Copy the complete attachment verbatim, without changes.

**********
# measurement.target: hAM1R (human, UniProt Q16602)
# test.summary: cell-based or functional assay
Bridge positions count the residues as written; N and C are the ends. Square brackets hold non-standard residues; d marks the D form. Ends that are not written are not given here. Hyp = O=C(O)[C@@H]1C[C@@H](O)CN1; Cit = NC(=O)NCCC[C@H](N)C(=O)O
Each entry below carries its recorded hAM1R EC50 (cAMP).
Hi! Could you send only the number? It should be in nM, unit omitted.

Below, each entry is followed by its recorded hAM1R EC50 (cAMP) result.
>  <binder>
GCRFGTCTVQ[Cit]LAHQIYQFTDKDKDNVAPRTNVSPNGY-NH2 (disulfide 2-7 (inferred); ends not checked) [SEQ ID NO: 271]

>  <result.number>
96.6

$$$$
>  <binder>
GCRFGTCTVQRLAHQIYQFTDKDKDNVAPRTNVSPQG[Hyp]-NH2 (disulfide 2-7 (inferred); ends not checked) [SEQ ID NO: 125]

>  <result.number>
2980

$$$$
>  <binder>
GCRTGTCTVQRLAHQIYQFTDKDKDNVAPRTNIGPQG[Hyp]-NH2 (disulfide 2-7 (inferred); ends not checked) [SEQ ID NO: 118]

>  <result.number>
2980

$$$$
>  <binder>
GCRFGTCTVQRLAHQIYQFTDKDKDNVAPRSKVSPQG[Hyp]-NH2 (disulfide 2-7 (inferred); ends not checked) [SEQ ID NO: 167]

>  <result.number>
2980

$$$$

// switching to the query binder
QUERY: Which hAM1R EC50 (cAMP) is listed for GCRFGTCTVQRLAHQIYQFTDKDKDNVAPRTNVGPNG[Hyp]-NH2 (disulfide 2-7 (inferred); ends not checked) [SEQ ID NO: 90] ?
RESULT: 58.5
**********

# measurement.target: hAM1R (human, UniProt Q16602)
# test.summary: cell-based or functional assay
Bridge positions count the residues as written; N and C are the ends. Square brackets hold non-standard residues; d marks the D form. Ends that are not written are not given here. Hyp = O=C(O)[C@@H]1C[C@@H](O)CN1; Cit = NC(=O)NCCC[C@H](N)C(=O)O
Each entry below carries its recorded hAM1R EC50 (cAMP).
Hi! Could you send only the number? It should be in nM, unit omitted.

Below, each entry is followed by its recorded hAM1R EC50 (cAMP) result.
>  <binder>
GCRFGTCTVQ[Cit]LAHQIYQFTDKDKDNVAPRTNVSPNGY-NH2 (disulfide 2-7 (inferred); ends not checked) [SEQ ID NO: 271]

>  <result.number>
96.6

$$$$
>  <binder>
GCRFGTCTVQRLAHQIYQFTDKDKDNVAPRTNVSPQG[Hyp]-NH2 (disulfide 2-7 (inferred); ends not checked) [SEQ ID NO: 125]

>  <result.number>
2980

$$$$
>  <binder>
GCRTGTCTVQRLAHQIYQFTDKDKDNVAPRTNIGPQG[Hyp]-NH2 (disulfide 2-7 (inferred); ends not checked) [SEQ ID NO: 118]

>  <result.number>
2980

$$$$
>  <binder>
GCRFGTCTVQRLAHQIYQFTDKDKDNVAPRSKVSPQG[Hyp]-NH2 (disulfide 2-7 (inferred); ends not checked) [SEQ ID NO: 167]

>  <result.number>
2980

$$$$

// switching to the query binder
QUERY: Which hAM1R EC50 (cAMP) is listed for GCRFGTCTVQRLAHQIYQFTDKDKDNVAPRTNVGPNG[Hyp]-NH2 (disulfide 2-7 (inferred); ends not checked) [SEQ ID NO: 90] ?
RESULT: 58.5